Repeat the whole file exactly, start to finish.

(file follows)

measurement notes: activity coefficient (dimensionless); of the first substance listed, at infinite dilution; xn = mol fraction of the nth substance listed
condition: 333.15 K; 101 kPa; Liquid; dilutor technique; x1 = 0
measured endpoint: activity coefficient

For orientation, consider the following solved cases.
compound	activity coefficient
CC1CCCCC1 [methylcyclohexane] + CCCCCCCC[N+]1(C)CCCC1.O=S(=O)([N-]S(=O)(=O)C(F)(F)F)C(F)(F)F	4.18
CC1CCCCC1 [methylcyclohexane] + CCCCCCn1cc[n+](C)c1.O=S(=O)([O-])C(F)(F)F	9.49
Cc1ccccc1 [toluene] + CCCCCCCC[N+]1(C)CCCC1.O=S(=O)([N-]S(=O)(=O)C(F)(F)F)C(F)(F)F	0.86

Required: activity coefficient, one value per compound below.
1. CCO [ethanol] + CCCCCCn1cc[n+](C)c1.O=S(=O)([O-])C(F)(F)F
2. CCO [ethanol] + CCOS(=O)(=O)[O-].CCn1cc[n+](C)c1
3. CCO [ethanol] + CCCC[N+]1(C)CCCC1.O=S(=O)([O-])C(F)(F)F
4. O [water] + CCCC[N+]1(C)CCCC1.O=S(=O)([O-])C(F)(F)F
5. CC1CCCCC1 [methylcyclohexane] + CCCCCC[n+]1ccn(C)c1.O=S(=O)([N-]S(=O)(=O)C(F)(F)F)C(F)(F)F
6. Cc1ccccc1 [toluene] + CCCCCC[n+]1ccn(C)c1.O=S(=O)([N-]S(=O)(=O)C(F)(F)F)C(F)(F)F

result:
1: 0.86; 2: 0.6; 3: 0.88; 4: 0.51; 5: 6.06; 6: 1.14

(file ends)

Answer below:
measurement notes: activity coefficient (dimensionless); of the first substance listed, at infinite dilution; xn = mol fraction of the nth substance listed
condition: 333.15 K; 101 kPa; Liquid; dilutor technique; x1 = 0
measured endpoint: activity coefficient

For orientation, consider the following solved cases.
compound	activity coefficient
CC1CCCCC1 [methylcyclohexane] + CCCCCCCC[N+]1(C)CCCC1.O=S(=O)([N-]S(=O)(=O)C(F)(F)F)C(F)(F)F	4.18
CC1CCCCC1 [methylcyclohexane] + CCCCCCn1cc[n+](C)c1.O=S(=O)([O-])C(F)(F)F	9.49
Cc1ccccc1 [toluene] + CCCCCCCC[N+]1(C)CCCC1.O=S(=O)([N-]S(=O)(=O)C(F)(F)F)C(F)(F)F	0.86

Required: activity coefficient, one value per compound below.
1. CCO [ethanol] + CCCCCCn1cc[n+](C)c1.O=S(=O)([O-])C(F)(F)F
2. CCO [ethanol] + CCOS(=O)(=O)[O-].CCn1cc[n+](C)c1
3. CCO [ethanol] + CCCC[N+]1(C)CCCC1.O=S(=O)([O-])C(F)(F)F
4. O [water] + CCCC[N+]1(C)CCCC1.O=S(=O)([O-])C(F)(F)F
5. CC1CCCCC1 [methylcyclohexane] + CCCCCC[n+]1ccn(C)c1.O=S(=O)([N-]S(=O)(=O)C(F)(F)F)C(F)(F)F
6. Cc1ccccc1 [toluene] + CCCCCC[n+]1ccn(C)c1.O=S(=O)([N-]S(=O)(=O)C(F)(F)F)C(F)(F)F

result:
1: 0.86; 2: 0.6; 3: 0.88; 4: 0.51; 5: 6.06; 6: 1.14